Insects play an essential role in forest ecosystems, e.g., by affecting the primary production and evolution of plants. They are also a critical link between plants and higher trophic levels (Mattson 1980; Crawley 1989; 1997). Forests with their vertical stratifications (e.g., canopy and understorey) support a high diversity of insects (Gunnarsson 1990; Baines et al. 1994; Humphrey et al. 1999). This includes a high diversity of insect guilds as well as the diversity within guilds (Dajoz 2000). The relationship between insects and forests is controlled by tree- insect interactions (Lieutier 2006). In turn, tree-insect interactions are influenced by biotic (e.g., tree diversity and natural enemies) and abiotic factors, e.g., temperature and carbon dioxide (Larsson 1989; Herms & Mattson 1992; Koricheva et al. 1998). Phytophagous insects are a part of a diverse group of forest insects. On the one hand, these insects feed on leaves and can at high densities cause severe defoliation and damage to forests (Williams et al. 1991; Lovett et al. 2002). On the other hand, phytophagous insects can be beneficial to forest growth. Light defoliation assists nutrient cycling, plant population and predator-prey population dynamics (Mattson & Addy 1975; Mattson 1980). Thus, phytophagous insects play an important role in the energy flux in forest ecosystems (Mattson et al. 1975; Hammond & Miller 1998). In addition to the high ecological and economic importance, some insects such as Lepidoptera are indicator species for monitoring the conservation value of forests (Kerr et al. 1998; Brown & Freitas 2000; Kitching et al. 2000). Hence, understanding the relationship between insects and forests is a key factor for better management and conservation of insect communities and forest ecosystems.
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Essays on economic determinants of population dynamics

Essays on economic determinants of population dynamics

One of the key questions in economics concerns the reasons for development differences across countries and regions. In view of the non-monotonic dynamics of long-run devel- opment, as maintained by unified growth theories, the answer to this question is closely related to the reasons for differences in the timing of the take-off in economic and de- mographic development. The timing of the demographic transition plays a central role in this context since it is widely viewed as a prerequisite of economic development. Ac- cording to the canonical view, the demographic transition begins with a reduction in mortality that is followed, with some delay, by a decline in fertility. This marks the onset of the fertility transition, which represents the key turning point for population dynamics, education, and the transition to sustained growth. In particular, the deliberate reduc- tion in fertility allowed for intensified child rearing, increased human capital investment, and ultimately a sustained increase in incomes per capita as consequence of continuing productivity improvements (Galor and Weil, 2000; Galor, 2011). Consequently, the tran- sition from a Malthusian population regime with slowly increasing population density and living standards to a Modern Growth regime with a sustained growth in incomes that is accompanied by a decline in fertility constitutes the central building block of the mecha- nisms underlying unified growth theory. While there is widespread agreement about the role of the fertility transition for the economic take-off and ample evidence regarding the mechanics of these transitions, there is relatively little empirical work in economics that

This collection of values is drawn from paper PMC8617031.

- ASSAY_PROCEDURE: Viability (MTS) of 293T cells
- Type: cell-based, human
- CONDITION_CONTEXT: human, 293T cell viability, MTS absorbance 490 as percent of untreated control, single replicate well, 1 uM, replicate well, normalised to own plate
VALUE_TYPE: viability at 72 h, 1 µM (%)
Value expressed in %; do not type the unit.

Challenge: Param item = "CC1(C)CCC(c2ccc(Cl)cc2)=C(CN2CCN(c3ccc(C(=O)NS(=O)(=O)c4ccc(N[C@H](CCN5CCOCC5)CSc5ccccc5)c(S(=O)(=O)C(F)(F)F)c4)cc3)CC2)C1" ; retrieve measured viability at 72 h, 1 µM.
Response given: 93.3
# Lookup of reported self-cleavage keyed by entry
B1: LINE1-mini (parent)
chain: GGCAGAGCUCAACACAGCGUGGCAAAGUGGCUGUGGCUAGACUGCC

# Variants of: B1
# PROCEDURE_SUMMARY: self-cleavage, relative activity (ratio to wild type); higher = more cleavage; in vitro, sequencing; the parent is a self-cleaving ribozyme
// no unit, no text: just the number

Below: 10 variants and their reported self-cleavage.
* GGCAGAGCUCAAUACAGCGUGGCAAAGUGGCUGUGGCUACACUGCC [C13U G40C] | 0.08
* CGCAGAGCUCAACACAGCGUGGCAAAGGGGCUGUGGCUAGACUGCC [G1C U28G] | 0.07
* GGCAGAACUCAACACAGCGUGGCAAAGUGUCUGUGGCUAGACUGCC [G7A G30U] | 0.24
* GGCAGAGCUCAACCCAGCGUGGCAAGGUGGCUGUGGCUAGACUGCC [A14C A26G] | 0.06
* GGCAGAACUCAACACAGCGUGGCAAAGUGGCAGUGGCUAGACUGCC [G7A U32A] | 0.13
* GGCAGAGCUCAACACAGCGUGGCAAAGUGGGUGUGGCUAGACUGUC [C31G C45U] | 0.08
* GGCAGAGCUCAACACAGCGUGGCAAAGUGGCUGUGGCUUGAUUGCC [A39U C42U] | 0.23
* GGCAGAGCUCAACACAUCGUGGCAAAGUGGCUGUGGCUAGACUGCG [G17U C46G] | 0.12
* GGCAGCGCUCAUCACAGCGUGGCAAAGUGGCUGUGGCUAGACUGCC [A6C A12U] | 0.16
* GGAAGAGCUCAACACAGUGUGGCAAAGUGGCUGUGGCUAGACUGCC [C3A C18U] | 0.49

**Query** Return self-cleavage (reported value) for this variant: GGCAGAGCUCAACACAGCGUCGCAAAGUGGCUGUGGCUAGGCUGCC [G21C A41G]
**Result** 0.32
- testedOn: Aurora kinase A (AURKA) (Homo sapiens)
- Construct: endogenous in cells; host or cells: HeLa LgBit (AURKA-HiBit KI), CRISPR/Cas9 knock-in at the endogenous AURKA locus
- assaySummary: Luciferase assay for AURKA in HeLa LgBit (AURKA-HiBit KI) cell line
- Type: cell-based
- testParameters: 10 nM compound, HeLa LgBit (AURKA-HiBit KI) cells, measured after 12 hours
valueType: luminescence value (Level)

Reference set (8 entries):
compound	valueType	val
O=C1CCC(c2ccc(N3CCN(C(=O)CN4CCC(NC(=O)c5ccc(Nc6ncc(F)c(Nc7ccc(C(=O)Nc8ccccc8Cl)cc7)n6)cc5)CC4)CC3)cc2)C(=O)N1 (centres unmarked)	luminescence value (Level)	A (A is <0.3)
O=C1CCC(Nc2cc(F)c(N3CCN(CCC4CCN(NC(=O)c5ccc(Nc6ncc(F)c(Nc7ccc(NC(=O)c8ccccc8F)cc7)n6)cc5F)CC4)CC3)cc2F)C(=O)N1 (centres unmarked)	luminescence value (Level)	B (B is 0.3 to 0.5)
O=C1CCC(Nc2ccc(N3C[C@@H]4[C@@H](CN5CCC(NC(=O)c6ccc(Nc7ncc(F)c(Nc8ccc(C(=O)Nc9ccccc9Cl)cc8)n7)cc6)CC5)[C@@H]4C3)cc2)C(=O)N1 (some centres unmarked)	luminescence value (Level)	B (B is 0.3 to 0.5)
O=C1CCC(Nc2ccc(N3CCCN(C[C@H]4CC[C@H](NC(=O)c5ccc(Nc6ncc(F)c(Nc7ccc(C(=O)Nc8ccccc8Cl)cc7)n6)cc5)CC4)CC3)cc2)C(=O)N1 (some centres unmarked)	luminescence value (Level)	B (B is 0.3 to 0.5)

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Life cycle and population dynamics of the calanoid copepod Pseudocalanus spp. in the Baltic Sea and North Sea

Life cycle and population dynamics of the calanoid copepod Pseudocalanus spp. in the Baltic Sea and North Sea

In the central Baltic Sea, only local impact of invertebrate predators is expected. Barz (2006) found swarms of mysids and chaetognaths in higher concentrations sporadic in the marginal areas of the Bornholm Basin, suggesting only low predatory impact on the zooplankton. The occasionally occurring scyphomedusae of Aurelia aurita inhabit mainly the upper 20 m above the thermocline during summer and do not overlap with the bulk of the P. acuspes population (Barz 2006). In the North Sea, predation on P. elongatus might play a more important role in the recruitment of Pseudocalanus due to the high number of invertebrate predators. The chaetognath Sagitta setosa removed 26-48% d -1 of the Pseudocalanus sp. population in the Gullmar Fjord (Kattegat, Sweden) (Tønnesson and Tiselius 2005). A model developed for Georges Bank suggested the summer decline of the Pseudocalanus population to be due to the combined activity of carnivorous copepods and other invertebrate predators (Davis 1984a). In both study areas the feeding of fish populations on different stages of Pseudocalanus spp. plays an important role in the Pseudocalanus population dynamics. Predation of adult sprat and herring on P. acuspes in the central Baltic Sea is suggested to largely affect its life cycle during the main reproductive period in April and May, when herring return from their spawning areas and both planktivorous predators, herring and sprat, are reported to prey on older stages of P. acuspes in the region of the halocline (Möllmann and Köster 1999, 2002, Renz and Hirche 2006, PUBLICATION I). In late winter and spring, egg production of Pseudocalanus spp. is important for establishing prey levels of recently spawned fish larvae, such as cod, in the central Baltic Sea (Hinrichsen et al. 2002) as well as in the North Sea, where the group of Pseudocalanus/Paracalanus can comprise up to 50% of the stomach content of sprat larvae (Dickmann 2005). The key role of Pseudocalanus spp. in the stock dynamics of commercially important fish is especially emphasised in the Baltic Sea (Möllmann et al. 2003, Hinrichsen et al. 2003), while the high copepod diversity of the North Sea might provide alternative food resources for predators feeding on copepods.